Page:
I don't think he's reffering to the style of the map, whether they used photosourced images or not, wich they DO use too in Unreal anyways. It's the feel of the engine that's different, everything seems to have a soft look (even in mods)...It's hard to explain.

Don't get me wrong I still like the Unreal engine as much as the next person, that's just the feel you get from it.

Alex McGilvray
08-31-2006, 05:54 PM
yep exectly. If you just want to choose Hammer because the Source-Engine is more powerful, you should rather take UED and later use UED4 (its 4, ain't it?). I don't expect a new source-engine (or however they'll call it) in the near future.


it's constantly updated

psychojohno
08-31-2006, 07:17 PM
thats not nearly as powerful though, infact you couldnt really use it for portfoloio work at all.
none of the assets are yours your simply editing pre existing stuff.
the actual mapping is simply pushing pulling the terrain geometry, its easy but its not really useful to us

Not really because everything can be made in 3ds or maya and imported :shrug: everything can be changed from chacters to vehicles even buildings and textures. Yes you can use the tools in the editor to change the landscape but it doesnt do it for you! Isnt the source and unreal editor used to do exactly the same thing i dont see how you can say that the far cry cant be used for portfolio.

ChimpanG
08-31-2006, 08:34 PM
ah well ive only tried the console version which they said "is a direct port from the pc editor to allow the same level of power on a console" so :/
sorry i'll not make uninformed comments in future

ChimpanG
08-31-2006, 08:38 PM
it's constantly updated
tis true, there was recent additions of phong for models and HDR before that etc, its updated quite often, i still retain that its buggy though - the last update broke one of the viewports (it was fixed tho) and day of defeat has has troubles for ages now with editing, you have to mess about editing gameinfo.txt when you want to edit your map and then again when you want to run it

Alex McGilvray
09-01-2006, 12:04 AM
tis true, there was recent additions of phong for models and HDR before that etc, its updated quite often, i still retain that its buggy though - the last update broke one of the viewports (it was fixed tho) and day of defeat has has troubles for ages now with editing, you have to mess about editing gameinfo.txt when you want to edit your map and then again when you want to run it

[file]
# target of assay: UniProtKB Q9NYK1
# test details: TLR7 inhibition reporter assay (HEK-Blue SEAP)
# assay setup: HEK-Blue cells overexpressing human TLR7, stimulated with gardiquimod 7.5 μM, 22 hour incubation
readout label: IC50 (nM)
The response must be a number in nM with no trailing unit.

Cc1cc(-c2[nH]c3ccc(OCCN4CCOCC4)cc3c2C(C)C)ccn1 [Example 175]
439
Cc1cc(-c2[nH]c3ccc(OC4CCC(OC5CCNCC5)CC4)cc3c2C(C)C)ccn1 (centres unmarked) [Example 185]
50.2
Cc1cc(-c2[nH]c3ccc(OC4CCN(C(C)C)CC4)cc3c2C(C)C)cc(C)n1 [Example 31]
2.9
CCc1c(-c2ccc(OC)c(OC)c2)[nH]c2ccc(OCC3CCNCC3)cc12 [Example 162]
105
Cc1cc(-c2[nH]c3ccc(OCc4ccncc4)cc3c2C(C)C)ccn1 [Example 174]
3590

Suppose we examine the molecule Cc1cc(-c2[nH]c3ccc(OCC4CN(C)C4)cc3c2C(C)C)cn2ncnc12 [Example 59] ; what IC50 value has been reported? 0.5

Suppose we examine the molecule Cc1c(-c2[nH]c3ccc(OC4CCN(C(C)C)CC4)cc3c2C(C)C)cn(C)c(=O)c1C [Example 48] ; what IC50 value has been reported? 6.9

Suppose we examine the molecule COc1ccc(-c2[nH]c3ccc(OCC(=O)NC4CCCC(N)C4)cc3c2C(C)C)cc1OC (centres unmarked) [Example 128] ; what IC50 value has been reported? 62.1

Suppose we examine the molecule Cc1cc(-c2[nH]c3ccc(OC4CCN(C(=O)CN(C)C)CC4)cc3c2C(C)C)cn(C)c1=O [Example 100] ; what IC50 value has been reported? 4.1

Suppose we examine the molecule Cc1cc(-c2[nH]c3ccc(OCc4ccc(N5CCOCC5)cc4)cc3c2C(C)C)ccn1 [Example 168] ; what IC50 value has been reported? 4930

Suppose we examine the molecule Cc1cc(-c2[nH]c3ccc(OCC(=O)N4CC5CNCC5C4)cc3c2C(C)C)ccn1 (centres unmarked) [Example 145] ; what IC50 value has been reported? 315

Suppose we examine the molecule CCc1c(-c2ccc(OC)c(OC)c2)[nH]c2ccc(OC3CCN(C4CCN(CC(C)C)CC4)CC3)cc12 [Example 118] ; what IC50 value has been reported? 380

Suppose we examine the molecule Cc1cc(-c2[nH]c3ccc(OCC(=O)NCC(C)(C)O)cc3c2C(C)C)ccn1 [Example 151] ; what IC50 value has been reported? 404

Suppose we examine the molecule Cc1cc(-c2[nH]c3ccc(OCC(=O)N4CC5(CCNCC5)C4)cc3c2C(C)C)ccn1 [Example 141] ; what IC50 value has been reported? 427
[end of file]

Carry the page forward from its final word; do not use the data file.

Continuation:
that sucks man, I'm doing character weighting/imoprting and mapping/coding for a HL2 mod and there have been a few snags that valve screwed up that caused me to have to wait for an update....


the trick is to play around with the appversion, dxlevel, and beta sdk switches until something works.... not a nice solution but it's all I got :D

ChimpanG
09-01-2006, 01:16 AM
yeah its silly we have to do such things:/

Auctane
09-11-2006, 08:06 PM
Now that I have been digging into Source, I am going to have to go ahead and say that Source/Hammer is not nearly as easy as Unreal/UnrealEd.

I seriously hope that UnrealEd3 offers tools that make material creation simple, without having to use notepad.

Gamedev
09-12-2006, 09:14 PM
I seriously hope that UnrealEd3 offers tools that make material creation simple, without having to use notepad.

it does :)

Alex McGilvray
09-13-2006, 05:52 AM
yeah even the current unreal has a decent material creation subprogram


but the advantage to the notepad edting is you can make modifications to your shaders without having to restart the editor

Gamedev
09-13-2006, 05:56 AM
UED now used shader networks much like Maya - I'd say that beats notepad over the head :)

Seebaer
09-14-2006, 03:04 AM
I don't think he's reffering to the style of the map, whether they used photosourced images or not, wich they DO use too in Unreal anyways. It's the feel of the engine that's different, everything seems to have a soft look (even in mods)...It's hard to explain.

yes, that's what i referred to. for example:

look at Red Orchestra for UT2k4 (?) and Day of Defeat/ DoD:S

Both use the same game setting, but the Half-Life Version (DoD/DoD:S) of World War II is much more believable, it's like you are on the Battlefield for real, and not only looking up some comic strips of world war II, like it's in Red Orchestra...

Gamedev
09-14-2006, 04:19 AM
its the lighting.

gslavik
09-14-2006, 05:20 AM
I say learn OpenGL and write your own engine :P

CGTalk Moderation
09-14-2006, 05:21 AM
This thread has been automatically closed as it remained inactive for 12 months. If you wish to continue the discussion, please create a new thread in the appropriate forum.